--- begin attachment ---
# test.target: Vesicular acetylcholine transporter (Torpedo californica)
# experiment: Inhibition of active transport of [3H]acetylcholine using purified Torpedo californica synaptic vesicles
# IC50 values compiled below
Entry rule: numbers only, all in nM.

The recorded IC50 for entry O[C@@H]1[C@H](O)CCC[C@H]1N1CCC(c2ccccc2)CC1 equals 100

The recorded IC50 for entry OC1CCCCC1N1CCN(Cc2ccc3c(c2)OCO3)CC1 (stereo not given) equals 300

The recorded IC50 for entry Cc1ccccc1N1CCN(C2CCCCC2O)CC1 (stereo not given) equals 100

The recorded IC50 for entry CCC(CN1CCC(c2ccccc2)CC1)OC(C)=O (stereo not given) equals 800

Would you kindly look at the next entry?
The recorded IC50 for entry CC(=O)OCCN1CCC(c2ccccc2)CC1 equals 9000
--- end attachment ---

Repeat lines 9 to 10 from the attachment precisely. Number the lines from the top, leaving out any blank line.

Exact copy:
Would you kindly look at the next entry?
The recorded IC50 for entry CC(=O)OCCN1CCC(c2ccccc2)CC1 equals 9000